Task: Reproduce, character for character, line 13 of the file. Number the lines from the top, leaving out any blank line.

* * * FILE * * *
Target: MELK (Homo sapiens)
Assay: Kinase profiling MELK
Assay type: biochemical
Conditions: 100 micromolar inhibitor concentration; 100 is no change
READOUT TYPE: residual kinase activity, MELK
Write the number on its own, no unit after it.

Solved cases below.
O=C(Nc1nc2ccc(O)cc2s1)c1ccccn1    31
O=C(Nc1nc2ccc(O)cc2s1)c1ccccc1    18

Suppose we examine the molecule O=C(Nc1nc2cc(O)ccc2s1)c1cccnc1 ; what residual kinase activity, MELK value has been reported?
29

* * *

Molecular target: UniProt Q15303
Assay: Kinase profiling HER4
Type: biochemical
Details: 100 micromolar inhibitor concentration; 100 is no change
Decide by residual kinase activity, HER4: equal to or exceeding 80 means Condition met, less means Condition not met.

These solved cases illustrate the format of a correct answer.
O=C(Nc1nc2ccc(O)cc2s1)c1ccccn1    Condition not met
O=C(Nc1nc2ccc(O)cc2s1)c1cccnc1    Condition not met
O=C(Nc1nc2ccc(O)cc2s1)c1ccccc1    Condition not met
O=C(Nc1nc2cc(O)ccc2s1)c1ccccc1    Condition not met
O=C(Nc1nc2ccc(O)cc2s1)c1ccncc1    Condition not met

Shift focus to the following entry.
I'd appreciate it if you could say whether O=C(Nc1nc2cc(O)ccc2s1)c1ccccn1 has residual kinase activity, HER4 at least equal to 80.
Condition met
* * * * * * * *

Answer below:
Molecular target: UniProt Q15303